Cattle organizations still talking — but no checkoff deal in sight

Talks continue but the issue of a non-refundable checkoff continues to bedevil the province’s two big 
cattle organizations.

One proposal to resolve contentious issue of 
non-refundable checkoffs shot down in May and a new one is still being ‘analyzed’

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Despite years of talks, the Alberta Cattle Feeders Association and Alberta Beef Producers still appear to be far apart in making a non-refundable provincial checkoff a reality.

A new proposal was put on the table late last month, but while the chair of Alberta Beef Producers describes it as a major step forward, his counterpart at the Cattle Feeders organization said it’s not good enough to present to his members.

“We’ve been talking with the Alberta Cattle Feeders on and off for probably four years,” said Bob Lowe, chair of Alberta Beef Producers (ABP). “Since last November, probably, we’ve had some really good meetings and we’re making huge headway, as far as coming up with a proposition basically for how the money would be distributed with a non-refundable checkoff.”

But Martin Zuidhof, chair of the Alberta Cattle Feeders Association, offered a different take on the latest proposal.

“We looked at it, and didn’t say a lot, and that’s kind of where we left it. We’ll look at it closer and consider our options from there,” said Zuidhof, who operates a feedlot near Lacombe.

But it won’t be presented to his membership as is, he said.

“It puts the Cattle Feeders in a more vulnerable position and a lot more risk than now,” he said.

The former Conservative government made the provincial checkoff refundable in 2009, and ABP has been lobbying the province to reverse that decision ever since, arguing millions in refunds have hurt both market development and research efforts. The lobbying finally produced a partial result in April when legislation allowing non-refundable checkoffs was passed.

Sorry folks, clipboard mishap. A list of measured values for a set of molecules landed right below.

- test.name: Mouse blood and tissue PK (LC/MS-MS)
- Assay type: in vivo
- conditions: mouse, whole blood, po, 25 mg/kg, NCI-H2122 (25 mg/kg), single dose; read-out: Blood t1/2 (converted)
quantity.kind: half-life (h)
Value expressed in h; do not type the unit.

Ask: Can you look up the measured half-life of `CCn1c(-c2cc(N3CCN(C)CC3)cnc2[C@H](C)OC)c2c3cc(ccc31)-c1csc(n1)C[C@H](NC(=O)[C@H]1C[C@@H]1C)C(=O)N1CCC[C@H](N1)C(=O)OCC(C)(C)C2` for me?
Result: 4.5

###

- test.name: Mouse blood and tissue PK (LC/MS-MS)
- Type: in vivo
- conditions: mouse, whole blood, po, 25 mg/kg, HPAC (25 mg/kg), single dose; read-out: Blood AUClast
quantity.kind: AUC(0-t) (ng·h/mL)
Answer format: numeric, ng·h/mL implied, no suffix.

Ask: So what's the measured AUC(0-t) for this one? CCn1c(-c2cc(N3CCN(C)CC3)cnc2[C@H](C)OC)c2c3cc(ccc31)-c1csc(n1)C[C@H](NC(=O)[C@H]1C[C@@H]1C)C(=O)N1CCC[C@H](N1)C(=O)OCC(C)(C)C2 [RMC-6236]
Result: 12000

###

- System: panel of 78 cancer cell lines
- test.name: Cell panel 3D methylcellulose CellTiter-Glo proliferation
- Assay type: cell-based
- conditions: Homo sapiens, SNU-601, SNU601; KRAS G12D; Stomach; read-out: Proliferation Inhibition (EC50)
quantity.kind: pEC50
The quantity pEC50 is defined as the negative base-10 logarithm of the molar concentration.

But the legislation came with a catch.

“All this did was allow a non-refundable checkoff by any commission,” said Lowe. “(Agriculture Minister Oneil Carlier) also stated that even though this was allowed now, he would require a plebiscite from producers.”

It’s believed that both cattle organizations would have to have a plebiscite, and although the executives of the two groups have been in ongoing discussions, there’s been no deal so far. They appeared to have made a breakthrough in March when they agreed on “a concept” to resolve the issue.

It was “based on the creation of the Alberta Beef Industry Development Fund to support research, market development and industry collaboration” with “a portion” going to the Cattle Feeders for its organizational costs, according to the minutes of ABP’s May 4 board meeting. That prompted a “lengthy discussion among the directors about the pros and cons of the proposal” and ended with the ABP board rejecting it, the minutes state.

“It’s been kind of challenging and hasn’t always been that fruitful,” Zuidhof said of negotiations so far. “We continue to pursue it in the interest of what’s best for the beef business, not necessarily what’s better for one organization or the other.”

Currently there is a $3 checkoff for every animal sold in Alberta — $2 goes to ABP with a non-refundable $1 portion for a national checkoff. Refunds, mostly to cattle feeders, cost Alberta Beef Producers about $2.4 million a year.

Bob Lowe.

“Not all of that money is vanishing. There is a portion of it that is going back into industry. There’s no way of monitoring how much that is,” said Lowe, who operates Bear Trap Feeders near Nanton.

ABP has said the money could be used for promotion and development.

“On the flip side, if you look further, they need more money but they haven’t been running short for the last few years either,” said Zuidhof. “You’d think when your income drops by a couple of million dollars a year, that you might have to dip into reserves. But I’m not sure a lot of that has had to happen either.”

Many feeders are also opposed to the concept of mandatory checkoff funding.

“The Cattle Feeders is a totally voluntary organization,” said Zuidhof. “It doesn’t get any mandatory funds from anybody. It keeps us close to what is important to the membership.”

But the boards of both groups agree that the cattle industry benefits from having strong provincial organizations.

“So under a non-refundable checkoff situation, how do you keep both organizations viable?” said Lowe. “That’s where we started the negotiations.”

Zuidhof said the Cattle Feeders is committed to building a strong Alberta beef industry.

“A lot of us in the Cattle Feeders have next-generation involvement in the beef business,” he said. “We like to see a strong, vibrant industry on all levels, and on the packing side too.”

About the author


Alexis Kienlen

Alexis Kienlen lives in Edmonton and has been writing for Alberta Farmer since 2008. Originally from Saskatoon, Alexis is also the author of two collections of poetry, a biography, and a novel called "Mad Cow."



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